After the disruption of the Manchu invasion, Jingdezhen was re-established as the porcelain centre and re-organised on a production-line basis. Manufacture and decoration were separated into a number of specialist operations. Even the decoration of a single pot was split up with one man painting flowers, another trees, and so on. To achieve this, a tighter, more precise style was necessary with more attention to detail and the loss of much of the spontaneity and sensitivity of the Ming period.
During the Kangxi reign (1662-1722), a new type of porcelain decoration was invented. Glazed porcelain was painted in enamel and then fired again. Soft colours were used with red predominating. During the nineteenth century, this became known as “famille rose”.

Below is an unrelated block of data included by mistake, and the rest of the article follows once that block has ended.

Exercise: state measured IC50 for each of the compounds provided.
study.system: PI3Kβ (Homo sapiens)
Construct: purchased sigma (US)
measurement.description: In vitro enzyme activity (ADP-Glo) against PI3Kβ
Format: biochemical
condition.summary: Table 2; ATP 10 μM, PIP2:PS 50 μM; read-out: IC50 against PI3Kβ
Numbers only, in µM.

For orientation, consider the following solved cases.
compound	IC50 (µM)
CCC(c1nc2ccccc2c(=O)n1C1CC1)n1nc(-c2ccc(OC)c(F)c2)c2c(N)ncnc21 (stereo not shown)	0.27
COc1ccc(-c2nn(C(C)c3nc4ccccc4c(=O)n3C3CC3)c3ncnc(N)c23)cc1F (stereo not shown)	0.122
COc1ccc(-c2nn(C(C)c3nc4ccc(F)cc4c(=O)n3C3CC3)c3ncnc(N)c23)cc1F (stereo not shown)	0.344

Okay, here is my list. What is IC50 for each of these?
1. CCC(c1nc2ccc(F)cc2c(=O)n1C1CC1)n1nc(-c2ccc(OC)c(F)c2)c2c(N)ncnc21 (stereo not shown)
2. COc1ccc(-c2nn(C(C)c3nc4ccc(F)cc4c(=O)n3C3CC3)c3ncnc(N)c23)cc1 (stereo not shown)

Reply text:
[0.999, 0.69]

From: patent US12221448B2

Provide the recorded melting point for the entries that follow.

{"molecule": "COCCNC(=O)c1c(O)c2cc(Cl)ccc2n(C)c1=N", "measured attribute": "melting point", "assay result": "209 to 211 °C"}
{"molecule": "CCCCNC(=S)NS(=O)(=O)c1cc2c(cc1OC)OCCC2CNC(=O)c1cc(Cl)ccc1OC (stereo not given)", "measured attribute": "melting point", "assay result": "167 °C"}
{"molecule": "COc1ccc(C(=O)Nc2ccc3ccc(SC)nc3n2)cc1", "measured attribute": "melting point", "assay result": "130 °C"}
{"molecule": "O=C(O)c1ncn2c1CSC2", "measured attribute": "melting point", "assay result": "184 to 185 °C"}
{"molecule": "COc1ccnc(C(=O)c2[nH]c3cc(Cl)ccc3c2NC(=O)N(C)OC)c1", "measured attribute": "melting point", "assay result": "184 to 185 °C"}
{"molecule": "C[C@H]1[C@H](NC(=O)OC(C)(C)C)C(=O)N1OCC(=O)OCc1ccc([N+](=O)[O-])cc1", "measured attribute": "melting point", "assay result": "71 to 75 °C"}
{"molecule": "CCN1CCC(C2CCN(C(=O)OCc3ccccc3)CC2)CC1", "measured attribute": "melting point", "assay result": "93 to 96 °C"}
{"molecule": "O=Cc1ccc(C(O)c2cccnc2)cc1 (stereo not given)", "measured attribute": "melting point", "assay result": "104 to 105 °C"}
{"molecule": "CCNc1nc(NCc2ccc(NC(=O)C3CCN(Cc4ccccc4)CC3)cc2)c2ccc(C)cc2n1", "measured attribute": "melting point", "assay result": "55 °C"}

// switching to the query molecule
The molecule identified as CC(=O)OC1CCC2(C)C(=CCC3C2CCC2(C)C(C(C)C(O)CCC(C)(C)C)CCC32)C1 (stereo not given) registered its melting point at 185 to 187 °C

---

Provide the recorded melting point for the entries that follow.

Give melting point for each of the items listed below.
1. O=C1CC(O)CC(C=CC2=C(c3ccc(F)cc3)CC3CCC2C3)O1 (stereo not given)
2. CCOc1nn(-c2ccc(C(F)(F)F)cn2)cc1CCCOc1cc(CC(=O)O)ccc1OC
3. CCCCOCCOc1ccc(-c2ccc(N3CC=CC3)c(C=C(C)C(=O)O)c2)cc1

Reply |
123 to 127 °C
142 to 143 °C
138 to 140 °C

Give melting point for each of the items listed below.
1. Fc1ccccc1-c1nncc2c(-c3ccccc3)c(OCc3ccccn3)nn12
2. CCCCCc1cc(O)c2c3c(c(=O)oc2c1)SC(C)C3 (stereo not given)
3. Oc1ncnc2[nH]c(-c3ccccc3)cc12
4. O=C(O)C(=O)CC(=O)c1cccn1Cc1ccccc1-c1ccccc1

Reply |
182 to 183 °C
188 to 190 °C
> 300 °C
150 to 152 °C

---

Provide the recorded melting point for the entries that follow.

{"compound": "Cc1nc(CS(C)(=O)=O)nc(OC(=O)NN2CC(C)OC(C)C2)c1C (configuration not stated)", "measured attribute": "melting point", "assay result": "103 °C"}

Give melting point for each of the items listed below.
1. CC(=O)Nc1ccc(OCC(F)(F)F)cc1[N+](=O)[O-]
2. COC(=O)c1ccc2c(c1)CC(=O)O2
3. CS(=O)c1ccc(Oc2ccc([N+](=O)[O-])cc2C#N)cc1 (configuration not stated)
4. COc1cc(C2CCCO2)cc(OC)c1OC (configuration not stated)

Cloisonne enamel decoration was also introduced in the Kangxi reign. The technique was copied from Europe and, in some cases, European artists were brought to China to do the painting. The artists painted their designs on carefully selected white porcelain. The designs were then overlayed with metal wire (cloisonne) and the spaces between the wires were filled with coloured enamel. The craft is so difficult that cloisonne was reserved exclusively for imperial use.
During the following Yongzheng (1722-1735) and Qianlong (1736-1795) reigns, famille rose increased in popularity and new palettes were introduced. Famille verte was predominantly green. The less common famille noir and famille jeune were named after their background colours (black and yellow respectively). Towards the end of the eighteenth century, a style including both rose and verte palettes with rather overcrowded decoration was produced at Canton for export.
Much of the porcelain produced for domestic use during this period was in the contending colours style, or in underglaze blue with overglaze famille rose enamels.
As a result of European and, later, Japanese invasions, porcelain production declined in the nineteenth century and virtually came to a halt with the opium wars of the 1840’s. Jingdezhen was burned down in 1853. It was rebuilt in 1864 to make copies of eighteenth century wares.